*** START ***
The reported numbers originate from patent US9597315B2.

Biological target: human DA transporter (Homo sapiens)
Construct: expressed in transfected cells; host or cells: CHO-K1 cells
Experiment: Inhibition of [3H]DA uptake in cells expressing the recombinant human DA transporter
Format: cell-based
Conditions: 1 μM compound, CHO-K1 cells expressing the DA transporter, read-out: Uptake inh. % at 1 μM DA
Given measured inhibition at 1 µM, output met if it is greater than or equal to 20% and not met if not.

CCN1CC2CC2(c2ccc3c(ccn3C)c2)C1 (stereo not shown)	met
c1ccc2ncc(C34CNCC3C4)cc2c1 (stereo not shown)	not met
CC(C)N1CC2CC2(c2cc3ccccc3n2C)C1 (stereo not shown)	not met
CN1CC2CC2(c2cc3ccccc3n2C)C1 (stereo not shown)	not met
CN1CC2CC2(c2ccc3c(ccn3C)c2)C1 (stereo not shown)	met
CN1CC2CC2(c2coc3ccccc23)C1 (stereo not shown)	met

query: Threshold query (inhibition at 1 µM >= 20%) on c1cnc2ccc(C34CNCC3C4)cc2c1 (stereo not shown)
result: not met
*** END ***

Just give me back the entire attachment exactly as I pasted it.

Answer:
The reported numbers originate from patent US9597315B2.

Biological target: human DA transporter (Homo sapiens)
Construct: expressed in transfected cells; host or cells: CHO-K1 cells
Experiment: Inhibition of [3H]DA uptake in cells expressing the recombinant human DA transporter
Format: cell-based
Conditions: 1 μM compound, CHO-K1 cells expressing the DA transporter, read-out: Uptake inh. % at 1 μM DA
Given measured inhibition at 1 µM, output met if it is greater than or equal to 20% and not met if not.

CCN1CC2CC2(c2ccc3c(ccn3C)c2)C1 (stereo not shown)	met
c1ccc2ncc(C34CNCC3C4)cc2c1 (stereo not shown)	not met
CC(C)N1CC2CC2(c2cc3ccccc3n2C)C1 (stereo not shown)	not met
CN1CC2CC2(c2cc3ccccc3n2C)C1 (stereo not shown)	not met
CN1CC2CC2(c2ccc3c(ccn3C)c2)C1 (stereo not shown)	met
CN1CC2CC2(c2coc3ccccc23)C1 (stereo not shown)	met

query: Threshold query (inhibition at 1 µM >= 20%) on c1cnc2ccc(C34CNCC3C4)cc2c1 (stereo not shown)
result: not met